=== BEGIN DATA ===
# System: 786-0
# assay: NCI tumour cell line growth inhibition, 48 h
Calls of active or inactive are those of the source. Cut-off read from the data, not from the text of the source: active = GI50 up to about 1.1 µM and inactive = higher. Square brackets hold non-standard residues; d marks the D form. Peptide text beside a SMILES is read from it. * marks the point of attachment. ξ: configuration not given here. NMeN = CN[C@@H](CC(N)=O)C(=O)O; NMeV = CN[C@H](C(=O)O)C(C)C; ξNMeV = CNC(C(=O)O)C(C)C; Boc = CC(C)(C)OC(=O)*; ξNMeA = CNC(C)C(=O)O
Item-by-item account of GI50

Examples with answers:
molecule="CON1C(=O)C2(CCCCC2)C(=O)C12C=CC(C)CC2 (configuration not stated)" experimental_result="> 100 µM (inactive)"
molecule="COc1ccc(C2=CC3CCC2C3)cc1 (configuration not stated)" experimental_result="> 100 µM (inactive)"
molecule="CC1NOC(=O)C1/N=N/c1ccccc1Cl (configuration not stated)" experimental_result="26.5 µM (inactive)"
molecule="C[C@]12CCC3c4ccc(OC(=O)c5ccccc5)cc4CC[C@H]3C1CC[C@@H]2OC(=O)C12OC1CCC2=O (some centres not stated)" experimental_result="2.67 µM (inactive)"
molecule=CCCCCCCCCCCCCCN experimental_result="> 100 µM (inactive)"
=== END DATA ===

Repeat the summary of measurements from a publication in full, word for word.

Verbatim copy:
# System: 786-0
# assay: NCI tumour cell line growth inhibition, 48 h
Calls of active or inactive are those of the source. Cut-off read from the data, not from the text of the source: active = GI50 up to about 1.1 µM and inactive = higher. Square brackets hold non-standard residues; d marks the D form. Peptide text beside a SMILES is read from it. * marks the point of attachment. ξ: configuration not given here. NMeN = CN[C@@H](CC(N)=O)C(=O)O; NMeV = CN[C@H](C(=O)O)C(C)C; ξNMeV = CNC(C(=O)O)C(C)C; Boc = CC(C)(C)OC(=O)*; ξNMeA = CNC(C)C(=O)O
Item-by-item account of GI50

Examples with answers:
molecule="CON1C(=O)C2(CCCCC2)C(=O)C12C=CC(C)CC2 (configuration not stated)" experimental_result="> 100 µM (inactive)"
molecule="COc1ccc(C2=CC3CCC2C3)cc1 (configuration not stated)" experimental_result="> 100 µM (inactive)"
molecule="CC1NOC(=O)C1/N=N/c1ccccc1Cl (configuration not stated)" experimental_result="26.5 µM (inactive)"
molecule="C[C@]12CCC3c4ccc(OC(=O)c5ccccc5)cc4CC[C@H]3C1CC[C@@H]2OC(=O)C12OC1CCC2=O (some centres not stated)" experimental_result="2.67 µM (inactive)"
molecule=CCCCCCCCCCCCCCN experimental_result="> 100 µM (inactive)"